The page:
22. Pignatta AB, Días AG, Gómez RM, Bruno OD. Spontaneous remission of Cushing’s disease after disappearance of a microadenoma attached to the pituitary stalk. Pituitary 2004;7:45-9.

23. Jordan RM, Ramos-Gabatin A, Kendall JW, Gaudette D, Walls RC. Dynamics of adrenocorticotropin (ACTH) secretion in cyclic Cushing’s syndrome: evidence for more than one abnormal ACTH biorhythm. J Clin Endocrinol Metab 1982;55:531-7.

24. Watanobe H, Nigawara T, Nasushita R, Sasaki S, Takebe K. A case of cyclical Cushing’s disease associated with corticos-teroid-binding globulin deficiency: a rare pitfall in the diag-nosis of Cushing’s disease. Eur J Endocrinol 1995; 133:317-9.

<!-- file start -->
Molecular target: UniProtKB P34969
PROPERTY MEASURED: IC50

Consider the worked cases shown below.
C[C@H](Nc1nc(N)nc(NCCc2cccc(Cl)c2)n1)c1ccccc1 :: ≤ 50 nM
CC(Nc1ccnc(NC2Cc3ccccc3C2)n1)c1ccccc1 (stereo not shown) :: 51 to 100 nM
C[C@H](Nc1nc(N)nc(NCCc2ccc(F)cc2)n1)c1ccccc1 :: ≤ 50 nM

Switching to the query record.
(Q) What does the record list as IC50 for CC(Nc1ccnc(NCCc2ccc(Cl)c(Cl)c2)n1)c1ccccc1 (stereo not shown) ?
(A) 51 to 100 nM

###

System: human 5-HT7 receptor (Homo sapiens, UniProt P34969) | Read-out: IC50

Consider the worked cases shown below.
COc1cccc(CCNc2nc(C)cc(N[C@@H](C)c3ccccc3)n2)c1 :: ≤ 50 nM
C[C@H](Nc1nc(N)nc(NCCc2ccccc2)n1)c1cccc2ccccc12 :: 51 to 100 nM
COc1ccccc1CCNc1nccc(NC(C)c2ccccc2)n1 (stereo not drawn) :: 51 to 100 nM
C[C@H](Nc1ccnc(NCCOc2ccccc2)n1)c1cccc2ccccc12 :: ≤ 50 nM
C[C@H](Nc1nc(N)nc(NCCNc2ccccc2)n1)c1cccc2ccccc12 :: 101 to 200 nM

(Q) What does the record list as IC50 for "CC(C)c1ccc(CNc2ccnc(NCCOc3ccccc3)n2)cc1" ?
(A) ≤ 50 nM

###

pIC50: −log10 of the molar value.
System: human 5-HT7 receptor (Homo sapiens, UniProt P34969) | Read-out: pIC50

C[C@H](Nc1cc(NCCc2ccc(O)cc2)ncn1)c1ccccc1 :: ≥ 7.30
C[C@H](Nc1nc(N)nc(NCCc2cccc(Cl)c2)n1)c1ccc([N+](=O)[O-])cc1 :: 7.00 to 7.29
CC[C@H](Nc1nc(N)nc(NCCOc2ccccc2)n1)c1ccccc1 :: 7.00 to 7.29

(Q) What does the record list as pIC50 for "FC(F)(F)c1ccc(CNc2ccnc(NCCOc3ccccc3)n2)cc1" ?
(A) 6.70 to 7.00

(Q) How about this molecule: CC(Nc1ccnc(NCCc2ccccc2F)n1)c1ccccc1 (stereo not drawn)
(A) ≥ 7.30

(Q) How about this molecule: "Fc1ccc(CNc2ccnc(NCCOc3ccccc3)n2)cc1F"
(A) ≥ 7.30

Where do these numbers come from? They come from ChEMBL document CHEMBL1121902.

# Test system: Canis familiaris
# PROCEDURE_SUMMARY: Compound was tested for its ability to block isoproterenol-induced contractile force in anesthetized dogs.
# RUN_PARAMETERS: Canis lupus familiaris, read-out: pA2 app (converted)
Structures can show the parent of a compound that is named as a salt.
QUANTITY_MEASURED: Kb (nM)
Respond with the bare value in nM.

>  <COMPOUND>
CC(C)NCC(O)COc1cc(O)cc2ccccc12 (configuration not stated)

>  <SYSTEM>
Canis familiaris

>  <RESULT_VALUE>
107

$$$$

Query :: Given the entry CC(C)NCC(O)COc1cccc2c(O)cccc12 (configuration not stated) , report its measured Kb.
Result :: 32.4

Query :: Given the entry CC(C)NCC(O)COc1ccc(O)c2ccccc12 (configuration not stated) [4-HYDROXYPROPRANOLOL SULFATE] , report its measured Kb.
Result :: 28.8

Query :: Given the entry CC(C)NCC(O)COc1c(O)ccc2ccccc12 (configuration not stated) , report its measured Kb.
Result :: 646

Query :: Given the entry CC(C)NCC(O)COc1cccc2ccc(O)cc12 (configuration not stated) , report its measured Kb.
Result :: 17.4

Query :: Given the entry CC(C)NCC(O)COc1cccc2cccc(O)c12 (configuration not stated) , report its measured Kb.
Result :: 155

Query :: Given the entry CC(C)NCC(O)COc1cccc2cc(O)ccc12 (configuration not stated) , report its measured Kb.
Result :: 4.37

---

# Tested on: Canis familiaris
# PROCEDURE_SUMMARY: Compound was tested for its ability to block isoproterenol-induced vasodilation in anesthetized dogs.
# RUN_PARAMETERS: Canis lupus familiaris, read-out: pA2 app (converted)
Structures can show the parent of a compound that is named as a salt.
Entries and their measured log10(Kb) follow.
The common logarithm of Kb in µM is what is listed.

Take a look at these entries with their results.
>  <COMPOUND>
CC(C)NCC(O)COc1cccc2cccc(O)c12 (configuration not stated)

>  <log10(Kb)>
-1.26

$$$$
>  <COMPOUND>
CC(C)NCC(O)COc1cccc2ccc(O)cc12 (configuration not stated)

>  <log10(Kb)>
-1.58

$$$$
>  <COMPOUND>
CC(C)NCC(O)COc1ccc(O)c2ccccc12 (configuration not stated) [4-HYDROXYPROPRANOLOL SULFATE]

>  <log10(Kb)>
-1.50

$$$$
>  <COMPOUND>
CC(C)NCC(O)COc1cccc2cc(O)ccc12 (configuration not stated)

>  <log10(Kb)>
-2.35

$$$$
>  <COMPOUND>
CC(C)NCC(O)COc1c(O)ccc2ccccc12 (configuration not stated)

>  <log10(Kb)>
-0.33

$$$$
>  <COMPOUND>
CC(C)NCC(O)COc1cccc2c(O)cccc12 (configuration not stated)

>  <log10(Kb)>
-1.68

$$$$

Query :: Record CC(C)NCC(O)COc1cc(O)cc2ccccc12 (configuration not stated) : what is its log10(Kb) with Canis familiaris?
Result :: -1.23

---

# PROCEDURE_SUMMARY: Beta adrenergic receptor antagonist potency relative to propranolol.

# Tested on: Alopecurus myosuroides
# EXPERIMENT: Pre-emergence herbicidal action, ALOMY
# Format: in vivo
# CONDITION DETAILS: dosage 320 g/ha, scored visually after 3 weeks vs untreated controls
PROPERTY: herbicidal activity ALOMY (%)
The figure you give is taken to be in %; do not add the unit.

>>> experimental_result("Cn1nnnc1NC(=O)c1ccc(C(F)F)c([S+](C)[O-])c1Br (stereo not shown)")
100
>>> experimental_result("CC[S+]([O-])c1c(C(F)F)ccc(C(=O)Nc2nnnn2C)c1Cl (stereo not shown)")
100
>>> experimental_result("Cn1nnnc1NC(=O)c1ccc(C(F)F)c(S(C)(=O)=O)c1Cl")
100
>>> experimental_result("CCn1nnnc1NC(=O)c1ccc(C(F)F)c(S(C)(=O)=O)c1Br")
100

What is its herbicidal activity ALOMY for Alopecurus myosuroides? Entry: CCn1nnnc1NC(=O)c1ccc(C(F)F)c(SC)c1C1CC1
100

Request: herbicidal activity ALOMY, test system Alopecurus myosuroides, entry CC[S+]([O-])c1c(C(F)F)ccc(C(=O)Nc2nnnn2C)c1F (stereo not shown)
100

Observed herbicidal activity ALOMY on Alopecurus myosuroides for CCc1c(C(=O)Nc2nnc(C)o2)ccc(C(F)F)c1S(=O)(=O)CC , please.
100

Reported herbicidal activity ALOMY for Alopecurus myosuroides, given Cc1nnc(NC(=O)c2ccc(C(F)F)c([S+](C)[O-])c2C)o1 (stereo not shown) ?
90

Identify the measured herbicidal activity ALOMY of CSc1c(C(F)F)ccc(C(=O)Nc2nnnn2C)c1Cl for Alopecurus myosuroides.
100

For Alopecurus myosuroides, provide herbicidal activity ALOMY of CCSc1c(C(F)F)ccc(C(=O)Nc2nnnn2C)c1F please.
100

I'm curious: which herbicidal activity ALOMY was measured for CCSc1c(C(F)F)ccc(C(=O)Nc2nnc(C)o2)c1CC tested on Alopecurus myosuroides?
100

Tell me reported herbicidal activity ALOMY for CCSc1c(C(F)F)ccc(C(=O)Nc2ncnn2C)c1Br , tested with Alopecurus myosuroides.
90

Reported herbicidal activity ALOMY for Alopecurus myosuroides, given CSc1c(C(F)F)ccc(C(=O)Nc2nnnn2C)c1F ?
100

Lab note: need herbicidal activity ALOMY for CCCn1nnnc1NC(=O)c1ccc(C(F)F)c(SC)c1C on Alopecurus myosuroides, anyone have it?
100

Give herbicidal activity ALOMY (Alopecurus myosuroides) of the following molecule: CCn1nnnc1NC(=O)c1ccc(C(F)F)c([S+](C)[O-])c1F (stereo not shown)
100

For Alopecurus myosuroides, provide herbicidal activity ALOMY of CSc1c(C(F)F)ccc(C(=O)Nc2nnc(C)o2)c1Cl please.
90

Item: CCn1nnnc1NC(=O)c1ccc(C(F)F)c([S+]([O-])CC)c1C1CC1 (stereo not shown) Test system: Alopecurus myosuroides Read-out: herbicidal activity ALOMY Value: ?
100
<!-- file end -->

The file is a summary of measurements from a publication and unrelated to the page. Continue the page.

25. Peri A, Bemporad D, Parenti G, Luciani P, Serio M, Mannelli M. Cushing’s syndrome due to intermittent ectopic ACTH production showing a temporary remission during a pul-monary infection. Eur J Endocrinol 2001;145:605-11. 26. Aucott JN. Glucocorticoids and infection. Endocrinol Metab

Clin North Am 1994;23:655-70.

27. Sarlis NJ, Chanock S, Nieman L. Cortisolemic indices predict severe infections in Cushing syndrome due to ectopic pro-duction of adrenocorticotropin. J Clin Endocrinol Metab 2000;85:42-7.

28. Wallach D, Boldin M, Varfolomeev E, Benyaert R, Vanden-abeele P, Fiers W. Cell death induction by receptors of the TNF family: towards a molecular understanding. FEBS Let-ters 1997;410:96-106.

29. Mantero F, Scaroni CM, Albiger NM. Cyclic Cushing’s syn-drome: an overview. Pituitary 2004;7:203-7.

30. Vincentelli A, Susen S, Le Tourneau T, Six I, Fabre O, Juthier F, et al. Acquired von Willebrand syndrome in aortic stenosis.